For Every Person Who has Ever Stood in Tears in a Change Room

Last week my daughter and I had a shopping date for a swimsuit. As we were going through styles, I could see she was already getting anxious. I tried my best to lighten the mood and make it a fun experience.

We found one I knew would look beautiful on her, and I waited outside the change room. It became evident after a while, she was having a hard time. She finally said I could see and opened the change room doors.

My brilliant, kind-hearted, creative girl looked stunning in her new swimsuit and then I realized she had tears in her eyes. My heart dropped, but this was the time for strength & uplifting. 

When we got to the car after, I asked her why she was sad. She told me she didn’t like how she looked in a swimsuit. I said a prayer in my head to find the right words. We sat together in the parking lot and we talked about body image and to be proud of our bodies for all it can do. It does not define us. It is a miraculous vehicle to enjoy life.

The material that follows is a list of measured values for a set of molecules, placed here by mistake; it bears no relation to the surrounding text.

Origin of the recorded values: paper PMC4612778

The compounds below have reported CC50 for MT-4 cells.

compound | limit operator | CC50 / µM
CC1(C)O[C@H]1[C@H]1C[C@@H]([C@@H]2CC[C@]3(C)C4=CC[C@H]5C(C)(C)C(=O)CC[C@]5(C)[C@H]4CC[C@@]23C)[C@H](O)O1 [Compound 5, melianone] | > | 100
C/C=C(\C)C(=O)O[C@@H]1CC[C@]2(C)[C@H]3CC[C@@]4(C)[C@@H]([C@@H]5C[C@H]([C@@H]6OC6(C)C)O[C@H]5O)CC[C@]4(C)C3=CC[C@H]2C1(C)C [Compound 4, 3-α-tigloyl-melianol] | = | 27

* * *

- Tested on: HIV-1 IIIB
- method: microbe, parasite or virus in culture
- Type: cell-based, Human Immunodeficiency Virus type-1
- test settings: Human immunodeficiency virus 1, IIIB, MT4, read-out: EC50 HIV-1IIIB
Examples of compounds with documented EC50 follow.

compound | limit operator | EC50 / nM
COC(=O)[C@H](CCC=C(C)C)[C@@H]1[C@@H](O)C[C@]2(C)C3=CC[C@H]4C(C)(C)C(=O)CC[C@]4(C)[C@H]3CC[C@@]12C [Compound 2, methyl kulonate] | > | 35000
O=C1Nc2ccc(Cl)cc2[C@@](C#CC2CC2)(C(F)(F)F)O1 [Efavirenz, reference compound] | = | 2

To jump on the trampoline with friends through laughter.

Legs that can run with reckless abandon.

Strong arms to hug those she loves.

But most importantly, I needed my sweet brave girl to know what I appreciate most about her is her kind heart, willful witty spirit, and the most creative brain I’ve ever met.

She is perfect just as she is.

We talked about how health is about loving yourself, not about shame over not fitting into a mould. We sat tall and proud in the car, shoulders back, chin up, proud of who we are as little/big ladies.

Now that I’m sitting here thinking, I need to be responsible for my role in her self-esteem; especially being that I work in the fitness industry. And this is WHY I chose this career. This is a journey of self-love.

Yes, I wish I loved myself more back when I was at my heaviest. I was worthy then, I’m worthy now. It has nothing to do with what a facking scale says.

This is for every person who stood in a change room in tears (I’ve been there), and can collect themselves after and regroup their thoughts away from aesthetics and onto who we are as people.

Choose your words wisely around your kids, but also to yourself.

This has been a call to me to be more loving and intentional with my words.

And to end this, when we got home, she put on her swimsuit and walked across the house with confidence. Her head was up and she walked with sass. ha! love it.

From my heart to yours,

Christine

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